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Can a Police Report Be Used Against You in a Car Accident Lawsuit in South Carolina?

Police reports are often good tools for gathering information about what happened and using that info as part of an insurance claim. When it comes to using information from the police report in a court case instead of an insurance claim, the rules might be a bit different.

For insurance claims, the insurance company usually requests the crash report. A police report that says you were at fault will likely be used against you when they analyze the case. However, certain laws protect you from police reports being used in a lawsuit as evidence of negligence.

For a free evaluation of your potential car accident injury case, call the Columbia, SC car accident attorneys at Burriss Ridgeway Injury Lawyers today at (803) 451-4000.

Can Insurance Companies Use Police Reports for Car Accident Cases?

Insurance companies will often request a police report as proof that the accident happened and to help verify who was involved and what happened in the collision. Police reports often contain the names of everyone involved, as well as what vehicles were involved, where the crash occurred, and what injuries and damage resulted. They would also include whether any tickets were issued and any other details the officer was privy to. What this means is that insurance companies often rely heavily on police reports.

South Carolina law requires police to draw up a report for nearly any crash. Because these records are required almost every time, insurance companies find them somewhat reliable. They also often trust the officer’s opinion and will likely take any statements about fault as valid.

However, it is important to remember that most police reports are written by officers who showed up at the scene of the crash after the crash happened. They likely did not witness what happened, and any information contained in their report is based on what they saw after the fact or based on second-hand info given to them by someone else.

Insurance companies do not have strict rules of evidence like courts do, so they can use this potentially unreliable information in their preliminary decisions about fault. Myrtle Beach, SC car accident lawyers often do the same, trusting the police report to lay out the general details about what happened. However, when insurance companies rely on this info too heavily, it could mean they end up throwing out your claim based on the report’s inaccuracies.

Can Courts Use Car Accident Police Reports in South Carolina?

Generally, courts are barred from using police reports as evidence of negligence in a car accident case or any other type of civil lawsuit. Police reports are considered “hearsay,” and without some law allowing this type of hearsay to come in as evidence, it must be barred from court.

South Carolina’s hearsay law bars most statements uttered outside the courtroom from being used inside the courtroom as evidence of what the statement says. For instance, if a witness stated at the crash scene that the other driver was at fault, you cannot just recite the witness’ statement in court; you have to call the witness to testify on the stand and ask them what they saw.

Crash reports are often hearsay because they were written outside of court. That means they cannot be used to say that the reported info is correct, including any opinions the officer made. Moreover, these reports are often made up solely of statements from others at the scene of the crash. That means they are hearsay within hearsay, and there would need to be some exception for the report itself as well as witness statements contained in the report.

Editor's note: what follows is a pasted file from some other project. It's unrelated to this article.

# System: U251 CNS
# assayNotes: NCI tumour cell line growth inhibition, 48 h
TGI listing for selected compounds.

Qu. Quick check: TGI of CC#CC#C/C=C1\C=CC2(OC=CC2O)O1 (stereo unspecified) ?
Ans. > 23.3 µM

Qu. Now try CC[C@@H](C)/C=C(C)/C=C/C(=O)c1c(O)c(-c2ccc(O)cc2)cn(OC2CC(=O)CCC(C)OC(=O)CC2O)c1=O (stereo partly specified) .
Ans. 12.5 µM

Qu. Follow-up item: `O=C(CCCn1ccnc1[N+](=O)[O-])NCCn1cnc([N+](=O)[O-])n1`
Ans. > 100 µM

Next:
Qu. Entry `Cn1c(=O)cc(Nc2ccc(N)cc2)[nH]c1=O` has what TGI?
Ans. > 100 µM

South Carolina Rule of Evidence 803(8) contains exceptions for records, allowing them as evidence even if they are hearsay. However, this rule specifically carves crash reports out of this exception and affirms that they are indeed barred from being used as evidence of negligence in a car accident case.

How Can Police Reports Hurt You in Your Car Accident Case in South Carolina?

As mentioned, reports can hurt you in the insurance claim because insurance companies are not explicitly barred from using them to help them determine fault. Our lawyers can negotiate with insurance companies, remind them that the report will not hold up in court, and potentially negotiate a fair settlement – or we can simply take the case to court if the insurance company refuses to settle. There, the report cannot be used as evidence, but it can still be used to hurt your case in limited ways.

When you get up on the stand and testify in court, the defense will look for inconsistencies with your previous statements. If you made a statement to the police officer that was recorded in the police report, or if you made statements to insurance companies or at depositions, then any of those statements can be used to challenge what you say in the courtroom. If you make a mistake or change your story, they can use the previous statement to point out your contradiction. In this way, the statement is not being used for a different purpose – to show you are wrong, not to say the statement is true – so it does not qualify as hearsay.

Insurance companies and defendants can also use the police report to find witnesses who might testify against you. Especially if the police report says you were at fault, the officer might also want to testify against you. However, this cuts both ways, as it can also help our lawyers get in contact with witnesses whose statements agree with your side of the story.

Call Our South Carolina Car Accident Attorneys Today

For help with a potential car accident claim, call our South Carolina car accident attorneys at Burriss Ridgeway Injury Lawyers at (803) 451-4000.